Just looking (or better, “listening to”) the above song titles, you conclude there was nothing subtle about James or her music. When she sang, she shouted and pleaded and told you in no uncertain terms, what was on her mind– and in her heart. And if you had sense enough to pay attention, maybe you’d learn what might damn well ought to be in your heart too. Etta was no wallflower offstage either. One will recall a brief dustup of a few years back when she threatened to “…beat Beyonce’s ass for stealing my song.”
In retrospect, it was always hard to figure out exactly what kind of singer Etta James was. Blues? Rock n Roll? Rhythm and Blues? Jazz? Truth was: musically, Etta skated about easily and freely. She was all of them. Etta sang whatever she damn well pleased. The smart thing, I decided long ago was that when it came to Etta James, the best thing was not to analyze. Rather, just rock your head back and enjoy the vocal ride. And the feeling.
Whatever the final verdict on her style was, she clearly did right by all of them, as six Grammy’s, 17 Blues Music Awards and induction in the Rock n’ Roll Hall of Fame in 1993 will attest. (One wonders what took those people at the Cleveland hall so long.)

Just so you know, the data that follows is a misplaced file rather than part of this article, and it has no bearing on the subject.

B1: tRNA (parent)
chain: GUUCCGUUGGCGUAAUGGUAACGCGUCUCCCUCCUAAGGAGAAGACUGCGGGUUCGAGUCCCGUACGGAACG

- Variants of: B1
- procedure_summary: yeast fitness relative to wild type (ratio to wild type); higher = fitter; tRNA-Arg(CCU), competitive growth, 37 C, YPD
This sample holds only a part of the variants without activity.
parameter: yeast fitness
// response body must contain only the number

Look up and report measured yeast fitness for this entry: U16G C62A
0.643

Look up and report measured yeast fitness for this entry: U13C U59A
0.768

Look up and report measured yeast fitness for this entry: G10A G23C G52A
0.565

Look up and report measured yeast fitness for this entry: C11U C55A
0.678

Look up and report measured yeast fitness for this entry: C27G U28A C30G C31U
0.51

If Etta James was larger than life, perhaps she was also ‘sadder than,’ too. Whether it’s a kind of cosmic cause or even cosmic consequence, tumult and pain are often the parasitic partners of talent and fame. It was that way from the beginning for the child born Jamesetta Hawkins in Los Angeles in 1938. She led a rough and tumble existence, even as she bolted into the world as offspring of a black, fourteen year old teenage mother and a white father, she said was famed pool shark, Minnesota Fats.
A few years back, she reflected on how she tried, in her younger years, to, time and time again, throw her career away. She commented on how her role model as a teenager was Billie Holiday. She often mused if Lady Day sang ‘that way’ because of her own involvement with heroin and other drugs or whether she was just that good naturally. Whether she was trying on purpose or not to fashion her own Lady Sings the Blues existence James, as a young adult, gets hooked on heroin, cocaine and other demons too. She goes through detox and rehab any number of times and even does a stint in jail, largely as a result of doing the things that junkies do to support their habit. Biographers have also suggested her life was also constant kind of Freudian search for recognition from the record industry as well as her father, whom she met once–in 1987.